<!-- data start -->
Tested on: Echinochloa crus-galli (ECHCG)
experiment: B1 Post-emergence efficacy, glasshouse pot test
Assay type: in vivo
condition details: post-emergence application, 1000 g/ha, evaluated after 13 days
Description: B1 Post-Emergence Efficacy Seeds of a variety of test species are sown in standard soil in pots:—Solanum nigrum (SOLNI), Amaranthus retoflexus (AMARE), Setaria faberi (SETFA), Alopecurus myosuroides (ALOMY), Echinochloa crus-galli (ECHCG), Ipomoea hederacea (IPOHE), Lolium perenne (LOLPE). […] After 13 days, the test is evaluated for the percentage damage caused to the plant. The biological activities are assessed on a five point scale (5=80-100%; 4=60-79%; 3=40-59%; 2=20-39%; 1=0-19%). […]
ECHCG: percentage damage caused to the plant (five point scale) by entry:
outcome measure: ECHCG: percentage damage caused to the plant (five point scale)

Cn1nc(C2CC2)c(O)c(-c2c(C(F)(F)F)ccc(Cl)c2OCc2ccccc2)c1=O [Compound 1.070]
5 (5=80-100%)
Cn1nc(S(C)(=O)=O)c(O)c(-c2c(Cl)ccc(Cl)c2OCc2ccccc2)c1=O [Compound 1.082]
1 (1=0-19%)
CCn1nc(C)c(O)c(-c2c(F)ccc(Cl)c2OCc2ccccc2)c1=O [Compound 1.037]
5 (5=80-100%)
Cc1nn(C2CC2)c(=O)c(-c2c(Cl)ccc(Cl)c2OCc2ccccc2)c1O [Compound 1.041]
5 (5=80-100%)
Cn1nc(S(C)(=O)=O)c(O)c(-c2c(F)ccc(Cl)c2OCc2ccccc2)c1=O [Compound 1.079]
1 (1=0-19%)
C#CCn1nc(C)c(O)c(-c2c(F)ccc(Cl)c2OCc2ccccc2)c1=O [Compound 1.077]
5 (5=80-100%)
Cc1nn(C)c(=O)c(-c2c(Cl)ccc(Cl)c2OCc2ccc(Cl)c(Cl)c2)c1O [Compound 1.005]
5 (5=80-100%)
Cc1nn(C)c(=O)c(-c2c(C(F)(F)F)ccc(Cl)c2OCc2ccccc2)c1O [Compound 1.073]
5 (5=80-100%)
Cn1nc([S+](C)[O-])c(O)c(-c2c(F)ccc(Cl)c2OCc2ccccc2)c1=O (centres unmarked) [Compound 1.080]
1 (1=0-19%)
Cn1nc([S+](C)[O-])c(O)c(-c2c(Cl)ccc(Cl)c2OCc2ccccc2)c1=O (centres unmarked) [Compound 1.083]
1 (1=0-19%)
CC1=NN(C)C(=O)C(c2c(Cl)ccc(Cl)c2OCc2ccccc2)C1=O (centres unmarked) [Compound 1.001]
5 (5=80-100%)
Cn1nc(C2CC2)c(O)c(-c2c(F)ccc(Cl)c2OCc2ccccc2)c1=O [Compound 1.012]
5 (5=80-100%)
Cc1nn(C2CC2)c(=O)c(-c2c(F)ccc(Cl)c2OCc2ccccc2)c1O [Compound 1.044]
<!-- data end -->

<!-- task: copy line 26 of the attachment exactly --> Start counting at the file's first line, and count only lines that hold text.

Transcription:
Cn1nc([S+](C)[O-])c(O)c(-c2c(Cl)ccc(Cl)c2OCc2ccccc2)c1=O (centres unmarked) [Compound 1.083]